19 Chapter 21 Absolute Monarchs in Europe, A.D. Section 4 Russian Czars Increase Power

20 Russian Czar’s Increase Power Objectives To explain how Ivan III and later Russian rulers began to build a stronger Russian state. To characterize differences between Russia and western Europe and the emerging role of Peter the Great. To describe Peter’s reforms and their impact on Russia. Vocabulary: Ivan the Terrible, boyars, Peter the Great, westernization

21 From Ivan to the Romanovs Ivan III –founder of empire liberated Russia from Mongols –centralize government Ivan IV – –“good” – –czar –“terrible” – 1560 –boyars landowning nobles –traitors Anastasia Time of Troubles –battle for throne boyars –Michael Romanov

22 Russia Expansion – Ivan IV

23 Peter the Great Takes the Throne Russia in the 1600s –land of serfs and boyars mid-1850s –serfs attached to land –isolation Constantinople –Eastern Orthodox Mongol threat Peter the Great – –future of Russia warm water seaport –competition westernization –‘Grand Embassy’ –customs and technology –England, Germany, Austria

24 Russian Expansion - Peter

25 Peter Rules Absolutely Change Takes Power –Russian Orthodox Church state control –power from nobles appointing of ‘loyal’ lower class –westernized professional army heavy taxes Societal Changes –1 st newspaper –increased women status –traditional dress banned St. Petersburg –“window to the west” –water routes to Europe

26 Russian Czars Increase Power Objectives To explain how Ivan III and later Russian rulers began to build a stronger Russian state. Czars strengthen Russian state; reduce power of boyars; Ivan the ‘good’ becomes Ivan the ‘terrible’ To characterize differences between Russia and western Europe and the emerging role of Peter the Great Peter the Great takes throne; Russia is land of nobles and serfs, isolated and backwards; Peter visits and studies western Europe To describe Peter’s reforms and their impact on Russia. Peter westernizes Russia; religion under state control; limits power of nobles; modernizes army; Baltic Sea seaport at St. Petersburg Vocabulary: Ivan the Terrible, boyars, Peter the Great, westernization

27 Assessment 1) Who founded the Russian Empire in ) He liberated Russia from the Mongols 3) He was the 1 st ruler to be called ‘czar’ 4) Ivan got this nickname because of his treatment of nobles after his wife died 5) Russian landowning nobles 6) He emerged out of the ‘Time of Troubles’ in 1613 as the new Russian ruler 7) These people were ‘attached’ to the land 8) He tries to ‘westernize’ Russia 9) How did Peter pay for his new ‘westernized’ army 10) This city was the new capital and a Russian “window to the west” 1) Ivan III 2) Ivan III 3) Ivan IV 4) Terrible 5) boyars 6) Michael Romanov 7) serfs 8) Peter the Great 9)heavy taxes 10) St. Petersburg

28 Chapter 21 Absolute Monarchs in Europe, A.D. Section 5 Parliament Limits the English Monarchy

29 Objectives To identify conflicts between English rulers and Parliament. To explain the causes and results of the English Civil War. To describe the Restoration and Glorious Revolution. To explain political changes under William and Mary. Vocabulary: Charles I, English Civil War, Oliver Cromwell, Restoration, habeas corpus, Glorious Revolution, constitutional monarchy, cabinet

30 Monarchs Clash with Parliament Elizabeth –last of Tudors James I –Scottish Stuarts –absolute monarchy –Calvinist –King James Bible Charles I –son of James I –calls Parliament Petition of Right –law is higher than king –dissolves Parliament –calls Parliament ‘Scot’ problem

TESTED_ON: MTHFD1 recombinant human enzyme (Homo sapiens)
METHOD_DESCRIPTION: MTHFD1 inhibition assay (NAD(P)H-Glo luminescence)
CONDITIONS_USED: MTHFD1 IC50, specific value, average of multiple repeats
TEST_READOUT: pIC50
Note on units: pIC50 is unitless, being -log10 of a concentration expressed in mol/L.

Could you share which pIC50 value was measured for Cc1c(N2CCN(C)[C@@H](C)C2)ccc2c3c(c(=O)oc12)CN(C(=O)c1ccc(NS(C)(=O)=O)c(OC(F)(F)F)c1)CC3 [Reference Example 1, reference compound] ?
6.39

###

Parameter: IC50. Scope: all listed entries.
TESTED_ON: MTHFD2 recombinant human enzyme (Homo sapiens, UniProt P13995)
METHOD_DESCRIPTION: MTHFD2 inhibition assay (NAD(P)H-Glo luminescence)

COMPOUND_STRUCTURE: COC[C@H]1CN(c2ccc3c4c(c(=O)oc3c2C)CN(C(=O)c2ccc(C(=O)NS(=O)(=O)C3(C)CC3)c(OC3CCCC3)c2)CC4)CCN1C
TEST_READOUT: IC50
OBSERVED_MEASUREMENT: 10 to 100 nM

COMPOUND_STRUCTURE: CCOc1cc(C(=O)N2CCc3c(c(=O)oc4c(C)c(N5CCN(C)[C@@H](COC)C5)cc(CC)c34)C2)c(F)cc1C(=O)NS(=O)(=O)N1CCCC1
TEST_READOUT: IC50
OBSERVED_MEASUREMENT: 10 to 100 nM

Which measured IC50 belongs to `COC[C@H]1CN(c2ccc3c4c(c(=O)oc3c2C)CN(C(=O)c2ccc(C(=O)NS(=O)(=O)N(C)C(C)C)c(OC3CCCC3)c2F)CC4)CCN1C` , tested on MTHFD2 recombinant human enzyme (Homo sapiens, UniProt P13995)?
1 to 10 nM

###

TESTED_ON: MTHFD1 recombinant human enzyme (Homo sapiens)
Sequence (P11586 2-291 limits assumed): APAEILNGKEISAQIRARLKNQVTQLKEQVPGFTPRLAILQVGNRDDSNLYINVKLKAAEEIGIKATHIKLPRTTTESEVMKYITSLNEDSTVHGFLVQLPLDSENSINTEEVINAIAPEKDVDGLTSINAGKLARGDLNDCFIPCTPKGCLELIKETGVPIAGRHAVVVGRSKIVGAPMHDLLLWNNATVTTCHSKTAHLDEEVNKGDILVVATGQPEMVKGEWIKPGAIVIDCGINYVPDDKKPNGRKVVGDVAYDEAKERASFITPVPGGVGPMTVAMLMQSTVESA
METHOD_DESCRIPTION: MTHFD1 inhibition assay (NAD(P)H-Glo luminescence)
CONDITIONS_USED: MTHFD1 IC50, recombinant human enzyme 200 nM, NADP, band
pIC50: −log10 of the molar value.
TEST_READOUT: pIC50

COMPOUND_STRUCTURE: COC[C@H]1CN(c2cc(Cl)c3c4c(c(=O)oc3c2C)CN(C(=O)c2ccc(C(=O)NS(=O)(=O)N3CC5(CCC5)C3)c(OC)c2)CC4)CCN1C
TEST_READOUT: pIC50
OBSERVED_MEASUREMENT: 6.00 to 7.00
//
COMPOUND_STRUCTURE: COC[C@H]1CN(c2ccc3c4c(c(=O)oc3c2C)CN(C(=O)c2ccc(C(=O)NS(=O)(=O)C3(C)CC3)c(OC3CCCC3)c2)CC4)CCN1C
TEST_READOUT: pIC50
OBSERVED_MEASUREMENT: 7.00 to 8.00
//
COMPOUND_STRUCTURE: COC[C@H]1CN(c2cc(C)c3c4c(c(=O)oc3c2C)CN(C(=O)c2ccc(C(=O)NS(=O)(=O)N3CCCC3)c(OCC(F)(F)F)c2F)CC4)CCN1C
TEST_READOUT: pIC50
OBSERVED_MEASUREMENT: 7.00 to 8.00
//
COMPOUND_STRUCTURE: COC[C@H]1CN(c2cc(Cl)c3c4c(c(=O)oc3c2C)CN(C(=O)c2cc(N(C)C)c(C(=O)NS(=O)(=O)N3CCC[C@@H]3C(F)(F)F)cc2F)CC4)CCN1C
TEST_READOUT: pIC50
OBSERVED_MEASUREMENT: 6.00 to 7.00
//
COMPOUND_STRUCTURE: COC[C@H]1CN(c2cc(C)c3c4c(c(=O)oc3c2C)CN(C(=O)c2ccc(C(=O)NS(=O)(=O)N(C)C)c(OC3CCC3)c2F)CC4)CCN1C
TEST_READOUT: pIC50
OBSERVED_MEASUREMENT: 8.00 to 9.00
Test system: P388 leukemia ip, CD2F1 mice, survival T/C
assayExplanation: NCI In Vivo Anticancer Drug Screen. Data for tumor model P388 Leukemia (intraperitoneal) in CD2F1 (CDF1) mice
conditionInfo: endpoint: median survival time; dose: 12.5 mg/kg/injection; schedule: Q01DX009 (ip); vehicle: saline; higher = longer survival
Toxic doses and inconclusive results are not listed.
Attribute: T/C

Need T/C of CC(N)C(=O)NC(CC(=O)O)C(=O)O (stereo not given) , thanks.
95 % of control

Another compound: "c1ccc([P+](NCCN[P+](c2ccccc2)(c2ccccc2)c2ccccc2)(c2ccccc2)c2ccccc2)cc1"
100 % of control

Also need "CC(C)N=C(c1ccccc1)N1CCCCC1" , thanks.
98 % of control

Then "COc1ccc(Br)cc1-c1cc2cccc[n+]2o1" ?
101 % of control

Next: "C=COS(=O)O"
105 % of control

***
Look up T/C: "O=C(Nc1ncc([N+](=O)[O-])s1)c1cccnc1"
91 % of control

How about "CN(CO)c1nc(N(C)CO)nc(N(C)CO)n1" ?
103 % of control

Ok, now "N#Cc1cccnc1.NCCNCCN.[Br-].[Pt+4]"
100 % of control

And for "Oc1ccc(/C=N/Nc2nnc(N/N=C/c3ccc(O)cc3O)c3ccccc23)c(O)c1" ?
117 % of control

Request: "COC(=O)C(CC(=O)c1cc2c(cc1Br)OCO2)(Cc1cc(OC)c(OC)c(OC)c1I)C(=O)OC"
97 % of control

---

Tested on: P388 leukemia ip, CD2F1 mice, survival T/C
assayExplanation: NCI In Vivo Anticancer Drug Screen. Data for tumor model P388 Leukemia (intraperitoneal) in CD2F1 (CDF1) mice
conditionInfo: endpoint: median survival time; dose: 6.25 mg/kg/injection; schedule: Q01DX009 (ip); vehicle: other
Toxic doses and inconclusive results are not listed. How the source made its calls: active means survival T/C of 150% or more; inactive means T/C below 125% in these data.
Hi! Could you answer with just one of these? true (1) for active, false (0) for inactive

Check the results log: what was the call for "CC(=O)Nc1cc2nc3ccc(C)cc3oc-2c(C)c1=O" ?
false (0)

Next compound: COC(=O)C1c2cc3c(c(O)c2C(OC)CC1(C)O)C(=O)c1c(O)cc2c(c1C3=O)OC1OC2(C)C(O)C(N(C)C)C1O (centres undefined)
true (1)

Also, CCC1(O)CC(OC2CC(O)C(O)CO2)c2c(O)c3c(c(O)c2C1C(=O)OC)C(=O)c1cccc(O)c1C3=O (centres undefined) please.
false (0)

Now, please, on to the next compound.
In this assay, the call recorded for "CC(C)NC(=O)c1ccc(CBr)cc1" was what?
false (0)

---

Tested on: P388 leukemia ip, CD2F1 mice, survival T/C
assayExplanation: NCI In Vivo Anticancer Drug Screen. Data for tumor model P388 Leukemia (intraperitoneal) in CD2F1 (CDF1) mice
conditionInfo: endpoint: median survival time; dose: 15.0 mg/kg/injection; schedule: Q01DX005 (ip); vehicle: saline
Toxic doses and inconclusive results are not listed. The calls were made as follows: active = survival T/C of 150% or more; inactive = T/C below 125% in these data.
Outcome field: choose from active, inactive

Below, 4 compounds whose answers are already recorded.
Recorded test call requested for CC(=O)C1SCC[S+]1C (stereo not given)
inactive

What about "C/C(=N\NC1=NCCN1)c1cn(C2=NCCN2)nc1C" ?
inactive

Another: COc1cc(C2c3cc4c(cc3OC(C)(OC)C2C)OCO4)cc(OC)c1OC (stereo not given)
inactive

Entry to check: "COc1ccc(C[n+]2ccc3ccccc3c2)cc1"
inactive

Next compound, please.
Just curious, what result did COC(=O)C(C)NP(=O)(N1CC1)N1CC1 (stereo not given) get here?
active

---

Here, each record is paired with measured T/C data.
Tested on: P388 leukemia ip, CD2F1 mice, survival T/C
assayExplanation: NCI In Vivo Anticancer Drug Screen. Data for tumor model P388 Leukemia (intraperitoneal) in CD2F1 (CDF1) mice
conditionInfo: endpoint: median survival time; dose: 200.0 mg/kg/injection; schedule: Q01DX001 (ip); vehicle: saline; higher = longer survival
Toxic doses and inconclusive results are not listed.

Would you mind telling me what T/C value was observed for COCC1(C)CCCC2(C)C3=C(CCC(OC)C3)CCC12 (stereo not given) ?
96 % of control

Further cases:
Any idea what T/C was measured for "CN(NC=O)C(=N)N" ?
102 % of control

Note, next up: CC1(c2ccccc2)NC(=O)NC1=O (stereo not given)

31 English Civil War English Civil War –Parliament limit on king’s power Charles I orders arrests supporters and opponents of Charles I –Royalists vs. Roundheads –Oliver Cromwell Puritan Roundhead leader Charles I captured by 1647 –lost English Civil War –public execution rules England as military dictator puts down Irish rebellion tolerance except Catholics

32 Restoration and Revolution Restoration Charles II –son of Charles I habeas corpus –no jailing for political opposition –speedy trial James II –Charles II brother –Catholic Whigs vs. Tories –dissolves Parliament –infant son

33 Political Changes Glorious Revolution –William and Mary Prince of the Netherlands –Protestants Parliamentary invite –bloodless overthrow of James II –William as new English king Parliament recognized partner constitutional monarchy –laws limit monarch’s power Bill of Rights cabinet –prevent disagreements –link between monarch / majority

34 Stuart Family Tree

35 Parliament Limits the English Monarchy Objectives To identify conflicts between English rulers and Parliament. English kings clash w/ Parliament over money and power; Charles I dissolves Parliament To explain the causes and results of the English Civil War. Charles I recalls Parliament; Charles I supporters vs. opponents in Civil War; Puritans win civil war; Charles I executed To describe the Restoration and Glorious Revolution. Charles II as king; James II deposed; William and Mary take power To explain political changes under William and Mary. Constitutional monarchy; Bill of Rights; cabinet as center of power Vocabulary: Charles I, English Civil War, Oliver Cromwell, Restoration, habeas corpus, Glorious Revolution, constitutional monarchy, cabinet

36 Assessment 1) This Scottish family followed the Tudors as the ruling dynasty of England in ) He was the founder of the dynasty in # 1 3) James I believed in this type of government 4) This English king lost his head in ) This event between brought Puritans into power in England 6) These two groups opposed each other in the English Civil War 7) This Puritan leader became a military dictator in ) He ruled following the 1660 Restoration 9) This calls for a speedy trial and no jailing of political opponents 10) William and Mary ascend the English thrown in this 1689 bloodless rebellion 1) Stuarts 2) James I 3) absolute monarchy 4) Charles I 5) English Civil War 6) Royalists and Roundheads 7) Oliver Cromwell 8) Charles II 9) habeas corpus 10) Glorious Revolution